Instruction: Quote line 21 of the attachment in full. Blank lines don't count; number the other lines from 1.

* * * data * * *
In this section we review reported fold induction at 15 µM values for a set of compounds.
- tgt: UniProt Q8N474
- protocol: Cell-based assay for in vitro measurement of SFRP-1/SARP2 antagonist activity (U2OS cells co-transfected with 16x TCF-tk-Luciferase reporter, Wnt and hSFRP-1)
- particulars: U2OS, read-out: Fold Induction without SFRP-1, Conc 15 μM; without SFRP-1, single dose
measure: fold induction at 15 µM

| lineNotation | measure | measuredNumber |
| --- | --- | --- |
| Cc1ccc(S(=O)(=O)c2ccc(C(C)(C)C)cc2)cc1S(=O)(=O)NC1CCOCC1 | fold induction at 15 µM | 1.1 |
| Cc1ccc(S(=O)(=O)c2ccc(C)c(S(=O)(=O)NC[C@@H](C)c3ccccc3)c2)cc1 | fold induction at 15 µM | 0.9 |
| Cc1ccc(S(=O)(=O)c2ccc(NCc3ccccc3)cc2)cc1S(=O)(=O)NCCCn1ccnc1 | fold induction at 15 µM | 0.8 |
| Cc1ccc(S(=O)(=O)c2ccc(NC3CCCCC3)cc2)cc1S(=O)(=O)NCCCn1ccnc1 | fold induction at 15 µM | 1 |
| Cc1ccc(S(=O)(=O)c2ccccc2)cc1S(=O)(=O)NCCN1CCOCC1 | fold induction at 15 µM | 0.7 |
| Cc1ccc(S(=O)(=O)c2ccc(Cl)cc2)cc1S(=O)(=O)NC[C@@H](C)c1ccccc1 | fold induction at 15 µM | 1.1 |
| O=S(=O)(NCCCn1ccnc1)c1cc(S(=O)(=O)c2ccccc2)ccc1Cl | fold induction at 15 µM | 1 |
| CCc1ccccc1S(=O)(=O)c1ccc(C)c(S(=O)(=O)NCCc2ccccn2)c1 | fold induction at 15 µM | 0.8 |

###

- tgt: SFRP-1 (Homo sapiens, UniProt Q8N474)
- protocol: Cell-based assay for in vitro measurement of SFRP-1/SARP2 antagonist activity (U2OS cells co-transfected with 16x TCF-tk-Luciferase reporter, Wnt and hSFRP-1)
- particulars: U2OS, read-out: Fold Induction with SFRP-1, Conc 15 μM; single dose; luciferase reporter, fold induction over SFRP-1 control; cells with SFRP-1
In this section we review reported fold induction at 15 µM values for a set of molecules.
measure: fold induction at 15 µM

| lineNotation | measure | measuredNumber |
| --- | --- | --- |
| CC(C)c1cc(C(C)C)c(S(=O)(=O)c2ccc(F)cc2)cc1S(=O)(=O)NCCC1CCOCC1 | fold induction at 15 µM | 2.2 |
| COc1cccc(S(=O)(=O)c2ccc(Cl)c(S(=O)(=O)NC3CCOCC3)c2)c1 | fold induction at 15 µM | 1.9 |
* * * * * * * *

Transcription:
measure: fold induction at 15 µM